Critical Conversations For Dummies
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When a co-worker makes offensive comments, it can make the workplace uncomfortable. Critical conversation skills can help eliminate offensive comments from the workplace. Critical conversations allow you and your co-worker to find a solution that you can both live with.

Even in the most professional workplaces, employees can tell jokes or make rude comments that cross the line from bad taste and poor judgment to offensive behavior that could be seen as harassment. Stop the offensive behavior before it gets to the level of a legal complaint by applying your critical conversation skills.

What is an offensive behavior? Offensive comments in the workplace include (but aren’t limited to) name-calling, swearing, gossiping, and being argumentative with the sole intention of starting an argument.

Whatever the offensive comments, the tactics shown in the following example can help put an end to them.

Adam, the offensive employee: “Hey, Little Miss, how was that board meeting last week?”

“Little Miss” Linda: “Adam, I’m happy we’re good colleagues and team members. However, referring to me as ‘Little Miss’ makes me feel like we don’t have mutual respect for one another, and I feel it’s condescending. I’d like to ask you to call me by my name so we can remain professional and respectful. Can you begin calling me by my first name?”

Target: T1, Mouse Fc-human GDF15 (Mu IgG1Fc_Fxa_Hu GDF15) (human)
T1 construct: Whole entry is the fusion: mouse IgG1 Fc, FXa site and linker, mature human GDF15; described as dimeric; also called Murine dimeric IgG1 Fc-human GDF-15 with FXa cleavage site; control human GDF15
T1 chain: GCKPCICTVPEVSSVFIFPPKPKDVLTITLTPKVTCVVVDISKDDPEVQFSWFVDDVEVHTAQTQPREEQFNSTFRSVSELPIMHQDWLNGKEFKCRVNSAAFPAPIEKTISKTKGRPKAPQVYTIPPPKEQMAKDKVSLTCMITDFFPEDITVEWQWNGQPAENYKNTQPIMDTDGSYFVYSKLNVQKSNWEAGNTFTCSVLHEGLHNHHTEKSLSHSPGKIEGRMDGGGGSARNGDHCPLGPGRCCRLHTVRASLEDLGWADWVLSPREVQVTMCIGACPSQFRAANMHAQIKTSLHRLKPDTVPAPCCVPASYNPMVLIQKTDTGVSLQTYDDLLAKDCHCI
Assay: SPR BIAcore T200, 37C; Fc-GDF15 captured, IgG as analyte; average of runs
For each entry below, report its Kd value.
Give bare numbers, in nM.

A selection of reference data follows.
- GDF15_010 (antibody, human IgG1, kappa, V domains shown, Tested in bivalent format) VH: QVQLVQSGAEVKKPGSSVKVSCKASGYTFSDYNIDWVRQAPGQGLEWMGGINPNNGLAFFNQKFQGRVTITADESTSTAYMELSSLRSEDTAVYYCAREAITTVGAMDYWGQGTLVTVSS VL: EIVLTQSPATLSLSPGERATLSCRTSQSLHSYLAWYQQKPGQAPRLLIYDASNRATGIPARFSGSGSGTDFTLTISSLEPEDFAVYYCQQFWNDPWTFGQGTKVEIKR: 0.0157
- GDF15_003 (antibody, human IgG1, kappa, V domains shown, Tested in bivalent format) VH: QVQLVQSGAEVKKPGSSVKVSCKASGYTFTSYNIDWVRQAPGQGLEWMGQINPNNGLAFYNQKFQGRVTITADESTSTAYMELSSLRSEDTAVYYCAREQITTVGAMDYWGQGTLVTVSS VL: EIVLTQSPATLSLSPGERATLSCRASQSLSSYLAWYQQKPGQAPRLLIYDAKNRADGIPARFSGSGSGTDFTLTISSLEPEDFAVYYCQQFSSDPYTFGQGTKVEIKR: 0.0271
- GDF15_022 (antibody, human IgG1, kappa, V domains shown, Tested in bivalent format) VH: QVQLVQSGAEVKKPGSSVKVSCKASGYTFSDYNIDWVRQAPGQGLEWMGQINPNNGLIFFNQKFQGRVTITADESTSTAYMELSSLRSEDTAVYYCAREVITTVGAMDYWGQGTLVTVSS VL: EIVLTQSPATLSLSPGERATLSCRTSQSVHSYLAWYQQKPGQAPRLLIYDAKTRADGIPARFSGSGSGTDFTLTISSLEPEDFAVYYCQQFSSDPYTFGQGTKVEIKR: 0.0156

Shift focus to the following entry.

Adam: “I didn’t realize you were offended by the comment. I thought I was being cute. I will use your name from now on.”

Linda: “Thanks for understanding.”

Linda followed the components of critical conversations perfectly. First, she examined the situation by starting with how she felt (“Referring to me as ‘Little Miss’ makes me feel like we don’t have mutual respect”).

Second, she helped direct a decision that could resolve the conflict (“I’d like to ask you to call me by my name so we can remain professional and respectful”). And third, she asked whether her colleague could support the recommendation she made as they gained agreement to move forward (“Can you begin calling me by my first name?”).

About This Article

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About the book author:

Christina Tangora Schlachter, PhD, is a Certified Professional Coach. She has created and taught courses on communication skills, crucial conversations for new managers, communication for professionals, and dealing with difficult conversations. She is the coauthor of Leading Business Change For Dummies and is the Chief Leader of She Leads.

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